If you need a more accessible version of this website, click this button on the right.Switch to Accessible Site

Blog

Wednesday, 28 November 2018 00:00

It's Time for Beautiful Feet.

Want to wear open toe shoes again? ...Special occasion? Vacation? ...You don't need an excuse to have beautiful nails.

Published in Blog
Monday, 26 November 2018 00:00

What Causes Cuboid Syndrome?

The cuboid bone is located in the mid portion of the foot. There are several bones that surround it, and may often become noticed after an injury has occurred. If an ankle sprain happens, the cuboid bone may become displaced, and may often be gently manipulated back into place. There are several symptoms that may be associated with this uncomfortable condition, including a feeling of weakness in the ankle and foot, significant swelling, and the area may be tender when touched. Research has shown that common causes for this type of ailment to occur is typically an injury to the foot or trauma the foot endures. People who are actively involved in sports may be prone to develop cuboid syndrome, and this may be a result of excessive running or jumping. It’s suggested to speak with a podiatrist if you feel you have developed this condition so proper treatment techniques and advice can begin, which may include wearing insoles that support the arch.

Cuboid syndrome, also known as cuboid subluxation, occurs when the joints and ligaments near the cuboid bone in the foot become torn. If you have cuboid syndrome, consult with Dr. Ella Lehman from Pennsylvania. Our doctor will assess your condition and provide you with quality foot and ankle treatment.

Cuboid syndrome is a common cause of lateral foot pain, which is pain on the outside of the foot. The condition may happen suddenly due to an ankle sprain, or it may develop slowly overtime from repetitive tension through the bone and surrounding structures.

Causes

The most common causes of cuboid syndrome include:

  • Injury – The most common cause of this ailment is an ankle sprain.
  • Repetitive Strain – Tension placed through the peroneus longus muscle from repetitive activities such as jumping and running may cause excessive traction on the bone causing it to sublux.
  • Altered Foot Biomechanics – Most people suffering from cuboid subluxation have flat feet.

Symptoms

A common symptom of cuboid syndrome is pain along the outside of the foot which can be felt in the ankle and toes. This pain may create walking difficulties and may cause those with the condition to walk with a limp.

Diagnosis

Diagnosis of cuboid syndrome is often difficult, and it is often misdiagnosed. X-rays, MRIs and CT scans often fail to properly show the cuboid subluxation. Although there isn’t a specific test used to diagnose cuboid syndrome, your podiatrist will usually check if pain is felt while pressing firmly on the cuboid bone of your foot.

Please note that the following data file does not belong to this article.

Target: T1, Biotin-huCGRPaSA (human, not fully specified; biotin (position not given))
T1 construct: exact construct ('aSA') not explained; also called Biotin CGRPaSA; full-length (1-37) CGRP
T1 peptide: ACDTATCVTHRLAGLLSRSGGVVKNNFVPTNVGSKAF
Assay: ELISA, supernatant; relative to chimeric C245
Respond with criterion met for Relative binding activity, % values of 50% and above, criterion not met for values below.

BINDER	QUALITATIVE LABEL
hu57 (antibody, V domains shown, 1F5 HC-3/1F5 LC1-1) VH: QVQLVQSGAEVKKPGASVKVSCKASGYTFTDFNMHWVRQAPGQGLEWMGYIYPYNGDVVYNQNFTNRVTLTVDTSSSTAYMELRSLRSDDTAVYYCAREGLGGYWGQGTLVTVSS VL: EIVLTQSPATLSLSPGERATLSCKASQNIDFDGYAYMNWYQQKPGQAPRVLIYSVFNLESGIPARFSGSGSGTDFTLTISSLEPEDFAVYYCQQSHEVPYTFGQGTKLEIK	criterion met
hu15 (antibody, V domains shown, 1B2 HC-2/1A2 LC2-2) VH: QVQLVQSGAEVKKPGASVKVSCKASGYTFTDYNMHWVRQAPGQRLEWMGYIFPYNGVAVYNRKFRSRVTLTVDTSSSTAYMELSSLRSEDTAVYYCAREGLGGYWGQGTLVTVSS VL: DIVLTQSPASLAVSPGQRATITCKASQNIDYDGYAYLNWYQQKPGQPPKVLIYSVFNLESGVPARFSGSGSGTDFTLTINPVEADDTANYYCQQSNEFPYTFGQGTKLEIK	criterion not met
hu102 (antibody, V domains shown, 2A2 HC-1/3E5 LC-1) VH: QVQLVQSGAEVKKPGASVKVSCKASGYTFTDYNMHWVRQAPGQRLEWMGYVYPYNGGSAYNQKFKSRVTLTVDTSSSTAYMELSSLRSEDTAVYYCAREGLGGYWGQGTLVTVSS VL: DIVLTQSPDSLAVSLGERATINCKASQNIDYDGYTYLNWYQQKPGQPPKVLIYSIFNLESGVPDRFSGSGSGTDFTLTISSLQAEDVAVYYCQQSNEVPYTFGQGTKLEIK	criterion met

Treatment

Just as the range of causes varies widely, so do treatments. Some more common treatments are ice therapy, rest, exercise, taping, and orthotics.

If you have any questions, please feel free to contact one of our offices located in Pittsburgh and North Huntingdon, PA. We offer the newest diagnostic and treatment technologies for all your foot care needs.

 

Read more about Cuboid Syndrome
Published in Blog
Monday, 19 November 2018 00:00

How to Control Plantar Hyperhidrosis

If sporting activities are practiced on a frequent basis, it may be common to experience sweaty feet. The medical condition that is referred to as plantar hyperhidrosis occurs when feet sweat excessively everyday, and will typically be uncomfortable. Additionally, it may lead to the development of other conditions, which may include athlete's foot, toenail fungus, or offensive foot odor. This excessive sweating may be a result of extreme quantities of sweat that comes from sweat glands that may not be functioning properly. There may be several ways to prevent and control this embarrassing condition, including choosing to wear cotton socks, which may absorb sweat, applying an appropriate antiperspirant to the feet, drinking plenty of fresh water on a daily basis, in addition to wearing shoes that are made of breathable materials. If you are afflicted with plantar hyperhidrosis, it’s advised to consult with a podiatrist who can offer the best treatment options for you.

If you are suffering from hyperhidrosis contact Dr. Ella Lehman of Pennsylvania. Our doctor can provide the care you need to attend to all of your foot and ankle needs.

Hyperhidrosis of the Feet

Hyperhidrosis is a rare disorder that can cause people to have excessive sweating of their feet. This can usually occur all on its own without rigorous activity involved. People who suffer from hyperhidrosis may also experience sweaty palms.

Although it is said that sweating is a healthy process meant to cool down the body temperature and to maintain a proper internal temperature, hyperhidrosis may prove to be a huge hindrance on a person’s everyday life.

Plantar hyperhidrosis is considered to be the main form of hyperhidrosis. Secondary hyperhidrosis can refer to sweating that occurs in areas other than the feet or hands and armpits. Often this may be a sign of it being related to another medical condition such as menopause, hyperthyroidism and even Parkinson’s disease.

In order to alleviate this condition, it is important to see your doctor so that they may prescribe the necessary medications so that you can begin to live a normal life again. If this is left untreated, it is said that it will persist throughout an individual’s life.

A last resort approach would be surgery, but it is best to speak with your doctor to find out what may be the best treatment for you.

If you have any questions please feel free to contact one of our offices located in Pittsburgh and North Huntingdon, PA. We offer the newest diagnostic and treatment technologies for all your foot and ankle needs.